James Joyner is Professor and Department Head of Security Studies at Marine Corps University's Command and Staff College and a nonresident senior fellow at the Scowcroft Center for Strategy and Security at the Atlantic Council. He's a former Army officer and Desert Storm vet. Views expressed here are his own. Follow James on Twitter @DrJJoyner.

Comments

  1. Brummagem Joe says:

    Actually I don’t buy this. There may not be travel agents but there are starbucks managers, medical technicians, geeks to go, casino and hotel beverage managers, govt bureaucrats, car hire managers, J Crew designers, compliance officers, and so on endlessly. These people may have been squeezed economically and socially by technology but they haven’t ceased to exist by any means.

  2. Brummagem Joe says:

    Oops I forgot finish my thought which was that in fact the middle class is bigger than ever. The class that is really disappearing is the traditional working class.

  3. john personna says:

    Coupland‘s article appeals to my native pessimism, and on #6 I can see his logic. I don’t really think there are enough secure and pension paying middle class jobs to replace those lost.

    A Starbucks barrista job might be fine … if you had a European healthcare and pension to go with it.

  4. john personna says:

    (When Joe says “traditional working class” he might mean those factory workers with cars, houses, and mabe a boat or cabin, who called themselves middle class.)

  5. Brummagem Joe says:

    “A Starbucks barrista job might be fine …”

    Actually I believe Starbucks health benefits are fairly good within the context of the US economy. However, the underlying point about healthcare is well taken which is why whatever Republican politicians may say there’s no doubt in my mind we’e ultimately going to end up with a European type of system. SS and Medicare didn’t come into being because FDR or Johnson thought it was nice idea and would secure their place in history. They came into being because the majority of the population over 65 were living in penury and/or likely to become a bankrupting burden on their children when their health needs escalated.

  6. Brummagem Joe says:

    john personna says:
    Thursday, October 14, 2010 at 13:04

    What they call themselves, or even how they used their disposable income, is bit irrelevant to what they really are. And they are disappearing fast.

  7. Dave Schuler says:

    Add to the “new jobs” category endless levels of indirect producers: marketing consultants, PR representatives, web site designers, graphic artists, and so on. We have a lot fewer professional musicians than we did 80 years ago but we’ve got DJs, media experts, and sound engineers and you can hardly escape music without trying hard. A century ago most adult males were farmers. Now more food is produced than ever and we have very few farmers.

    I note, too, that we have far fewer manure shovelers and street sweepers than we did a century ago but the streets are cleaner and that the air is noticeably clearer than it was nearly a half century ago when I was in college.

    I think the actual problems we have are a little different than the “pessimist’s guide” might lead you to conclude. So, for example, I think that those who fear the barbarians at the gate are half right. It will look more like a continuous attack by computer malware or Nigerian spammers than the sack of Rome by the Visigoths, however. Nothing will ever really work the way it’s supposed to.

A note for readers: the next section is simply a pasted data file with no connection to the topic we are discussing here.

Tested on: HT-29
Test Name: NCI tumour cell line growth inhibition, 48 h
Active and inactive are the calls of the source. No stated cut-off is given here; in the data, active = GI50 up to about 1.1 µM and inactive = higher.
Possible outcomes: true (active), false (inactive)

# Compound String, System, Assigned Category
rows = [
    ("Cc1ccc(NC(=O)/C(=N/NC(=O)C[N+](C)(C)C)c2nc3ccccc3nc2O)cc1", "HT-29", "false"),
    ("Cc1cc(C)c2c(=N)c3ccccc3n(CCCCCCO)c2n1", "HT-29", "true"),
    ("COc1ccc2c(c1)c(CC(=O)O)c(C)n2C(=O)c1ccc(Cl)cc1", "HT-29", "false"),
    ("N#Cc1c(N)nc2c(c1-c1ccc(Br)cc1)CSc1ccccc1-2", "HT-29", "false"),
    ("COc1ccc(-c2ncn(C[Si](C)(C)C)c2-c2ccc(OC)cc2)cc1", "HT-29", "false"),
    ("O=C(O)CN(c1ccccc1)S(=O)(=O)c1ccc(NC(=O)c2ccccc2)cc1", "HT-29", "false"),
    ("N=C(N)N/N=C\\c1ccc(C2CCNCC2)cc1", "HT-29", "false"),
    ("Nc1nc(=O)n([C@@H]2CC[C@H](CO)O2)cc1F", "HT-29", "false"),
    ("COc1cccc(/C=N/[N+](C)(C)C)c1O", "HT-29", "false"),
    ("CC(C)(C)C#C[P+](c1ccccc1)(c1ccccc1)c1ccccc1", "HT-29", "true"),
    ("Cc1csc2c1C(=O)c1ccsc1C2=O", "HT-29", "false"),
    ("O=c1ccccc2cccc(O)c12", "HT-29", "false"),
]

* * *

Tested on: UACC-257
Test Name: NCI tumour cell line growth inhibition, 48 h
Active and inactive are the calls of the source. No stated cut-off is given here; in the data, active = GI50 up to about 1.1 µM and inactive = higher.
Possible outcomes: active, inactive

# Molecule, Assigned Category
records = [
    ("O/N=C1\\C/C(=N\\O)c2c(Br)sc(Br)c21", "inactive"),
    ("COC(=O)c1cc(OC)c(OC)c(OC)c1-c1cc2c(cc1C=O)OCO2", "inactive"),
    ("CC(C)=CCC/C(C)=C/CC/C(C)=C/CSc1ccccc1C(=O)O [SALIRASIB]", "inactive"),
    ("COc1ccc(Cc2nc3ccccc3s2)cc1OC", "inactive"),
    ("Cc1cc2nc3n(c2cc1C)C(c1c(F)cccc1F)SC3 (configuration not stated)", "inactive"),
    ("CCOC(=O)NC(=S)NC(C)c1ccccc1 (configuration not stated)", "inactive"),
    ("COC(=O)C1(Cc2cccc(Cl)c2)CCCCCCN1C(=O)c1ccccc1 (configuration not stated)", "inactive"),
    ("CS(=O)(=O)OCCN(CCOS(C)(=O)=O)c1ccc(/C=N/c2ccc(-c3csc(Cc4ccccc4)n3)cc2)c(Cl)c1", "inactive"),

8. Brummagem Joe says:

    “Nothing will ever really work the way it’s supposed to.”

    I think I prefer cleaning up my computer to cleaning up the blood after a visit by the Visigoths. Citizens of the West have never been healthier and wealthier. Wiser is perhaps more problematic.

  9. Rebecca Burlingame says:

    As I read through the comments, I think to myself, “it really is a good thing you’ve got a few old bloggers who are broke!” Otherwise how would the whole story be told? When I was young and struggling to get through college…when it didn’t work out, Dad just said, you can make good money as a secretary. Years later, I paid more than a $1,000 to get that last secretarial job and they let me go after only six months.

  10. Gerry W. says:

    I think that there is a number of things going on. This article focused on technology and that is one factor. And in fact there was a NYT article on older workers who got laid off. only to find that the employer wanted them to learn more as more automation came into place.

    Another factor with technology is that the internet has replaced the public relations person in the front office. We were told to use the internet to get all your work related, retirement, medical, and company information.

    Other factors is that we have globalization, and jobs can be outsourced with cheap labor.

    Another factor is lean principles that applies to one person doing the job of two or three.

    Our country has gone through years of ignorance and arrogance with business as usual and with failed ideologies that if we just give tax cuts, that everything will be fine. And with all these failed ideologies, to give an example,we see an infrastructure (according to American Society of Engineers) needing some 2 trillion dollars. Talking about the infrastructure gives an idea how far we have fallen. We have not prepared our country for the loss of jobs and for the technology that replaced those jobs. At 61, I see this all harmful to older Americans. The younger people may adapt better. However, where the jobs are is anyones guess. And the new jobs like solar farms only needs about five people to maintain them, whereas, the factories we close had 500 or 1000 employees. And to scrounge up another job, if one exists, that job will pay less.